The magazine was founded in 1980 by former Vogue art director Terry Jones, who has remained there to this day. The objective of the magazine was to rebel against the grain; be different from the other fashion magazines out at the time, by pushing the lines of fashion, art and culture as a whole. They added their signature wink on every cover, as if to say “We’re doin’ this our way buddy. Here’s to winkin’ at you.” A trademark that has permeated through generations, and is still synonymous anarchy. Something I can most certain relate to.

image via Fashion Gone Rogue

Another thing to note: with all these magazines showing preference to Actors and Actresses, it is one of the few few left that still put models on its cover. Hence its fearless attitude towards pushing boundaries.Newer magazines like V, Katie Grand’s LOVE, and POP try to infiltrate their own interpretations of the movement. But once you’ve worn the i-D badge, it is yours for the keeping.

The upcoming edition features former Dior Homme designer Hedi Slimane, supermodel cum singer Vanessa Paradis and a whirlwind of models including Hilary Rhoda, Erin Wasson, Jessica Stam, Ajak Deng, Liu Wen, Kirsi Pyrhonen, Milou Van Groesen, Rose Cordero, and Jeneil Williams. If you cop it, be prepared for unconventional interviews, editorials and endless inspiration.

Sure to be a juicy read.

Francesco Vezzoli @ Gagosian New York

In art, culture, Fashion, Fashion Heat, Global Musing, Good Look on February 3, 2011 at 6:20 pm

Image via Gagosian

What a coincidence – I was reading about Francesco Vezzoli in Vogue the other day. Now he’s having his first solo exhibition at one of the most – if not the most – revered galleries in the world. According to the press release Vezzoli will transform

“Gagosian’s vast gallery into a Renaissance chapel, he has installed enlarged reinterpretations of fifteenth- and sixteenth-century Madonna-and-Child paintings by Giovanni Bellini, Leonardo da Vinci, Sandro Botticelli and others. But instead of the beatific Madonnas that grace each of the historical precedents, Vezzoli’s women are contemporary supermodels — Claudia Schiffer, Tatjana Patitz, Linda Evangelista, Stephanie Seymour, and Kim Alexis, among others. In conflating supermodels with historical religious icons, Vezzoli points to the societal worship of figures from the fashion and celebrity industries.

In each work, the supermodel and child are adorned with makeup, tattoos and large oblong tears, rendered in needlepoint (Vezzoli also actually signs some of the works with a prominent FV, a needle and thread forming part of the initials).”

As you can imagine, the inclusion of supermodels and ‘needle point’ technique is sure to seduce a strong fashion crowd.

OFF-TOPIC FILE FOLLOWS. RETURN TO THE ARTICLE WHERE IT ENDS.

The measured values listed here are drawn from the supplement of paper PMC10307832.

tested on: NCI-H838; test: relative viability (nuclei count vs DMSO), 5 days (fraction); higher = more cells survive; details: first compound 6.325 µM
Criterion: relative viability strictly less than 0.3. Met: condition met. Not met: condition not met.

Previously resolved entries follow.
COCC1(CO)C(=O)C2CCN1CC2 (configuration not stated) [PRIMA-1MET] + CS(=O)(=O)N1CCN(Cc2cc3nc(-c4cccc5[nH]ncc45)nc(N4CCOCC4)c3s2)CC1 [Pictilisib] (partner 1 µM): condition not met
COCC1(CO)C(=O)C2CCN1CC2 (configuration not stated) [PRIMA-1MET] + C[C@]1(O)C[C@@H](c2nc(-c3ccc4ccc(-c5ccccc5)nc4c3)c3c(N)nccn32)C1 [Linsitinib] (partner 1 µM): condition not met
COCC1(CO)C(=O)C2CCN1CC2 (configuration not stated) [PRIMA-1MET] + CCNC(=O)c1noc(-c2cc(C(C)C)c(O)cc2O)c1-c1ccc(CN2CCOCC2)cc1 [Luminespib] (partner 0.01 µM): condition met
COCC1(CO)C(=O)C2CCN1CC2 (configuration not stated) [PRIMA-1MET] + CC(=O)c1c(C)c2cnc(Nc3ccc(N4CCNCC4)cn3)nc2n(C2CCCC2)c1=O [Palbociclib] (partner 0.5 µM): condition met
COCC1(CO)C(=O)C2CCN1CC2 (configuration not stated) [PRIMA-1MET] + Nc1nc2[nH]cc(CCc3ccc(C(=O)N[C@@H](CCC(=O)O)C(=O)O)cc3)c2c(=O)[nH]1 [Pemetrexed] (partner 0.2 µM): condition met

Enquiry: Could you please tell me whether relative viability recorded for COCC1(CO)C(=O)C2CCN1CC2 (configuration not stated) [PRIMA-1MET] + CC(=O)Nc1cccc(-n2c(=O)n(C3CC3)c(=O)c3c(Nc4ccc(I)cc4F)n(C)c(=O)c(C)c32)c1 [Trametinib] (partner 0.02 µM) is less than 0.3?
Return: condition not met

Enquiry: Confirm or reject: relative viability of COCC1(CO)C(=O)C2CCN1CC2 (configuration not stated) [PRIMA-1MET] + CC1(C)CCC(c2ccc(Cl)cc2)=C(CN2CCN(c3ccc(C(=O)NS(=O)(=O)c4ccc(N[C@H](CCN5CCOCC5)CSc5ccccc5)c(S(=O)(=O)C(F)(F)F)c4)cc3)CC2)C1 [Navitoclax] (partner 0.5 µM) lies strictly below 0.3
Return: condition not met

If you’re in the New York area, this could be a good one.

Saturday, February 5th, from 6 to 8pm
Gagosian Gallery, West 21st Street
522 West 21st Street
New York, NY 10011
T. 212.741.1717

An interview with Vezzoli on a collaboration with Lady Gaga

Shout out to LadyGagaNu for providing the video

Musing: Vogue Australia

In Fashion, Fashion Heat, Good Look on January 31, 2011 at 6:15 pm

Well, well. Now don’t I feel like Andy Warhol right now.

All my money goes into doing my hair, buying kicks, and fashion magazines. I’ve tried to stay away from those magazine stores. But shoot. I go in, think ‘no big deal. I’ll just buy one. Okay, maybe two.’ Those friendly guys behind the counter leave me alone, and I end up leaving with stacks. And at least three in my are more than $10. The Australian magazines tend to be the most expensive (actually, I lied, the crown goes to the Italian editions). But I’m learning to narrow it down to the bare essentials.

Vogue is an essential. So, with the exception of the Italian, Nippon and Spain editions – it’s not that I don’t like them, it’s just that one would leave no room for cost-effective ones – I make a conscious effort to buy them every month. And hey, I don’t always read them, but I believe that by just keeping in your person, the creative energy will wear off. Sometimes, it actually works. Anyway, out of all my collector editions, Vogue Australia is in my list. However, I haven’t found the magazine around in quite a while. Why isn’t it in Toronto? Well, I’ve been hearing some drama about strikes going on with our distribution people. And, well, quite frankly, that’s not my problem. Right now, I feel a bit out of the loop. I do feel it’s a bit under-appreciated compared to its counterparts, but I value the magazine, for reasons that are personal. And no, I’m not from Australia.

And so we have the March issue of Vogue Australia. Looking all sexy, I can image the colour bursting through its pages. Man, I do hope things get cleared up soon. I’m feeling a bit empty.

Musing: Shala Monroque

In Fashion, Icon on January 24, 2011 at 8:00 pm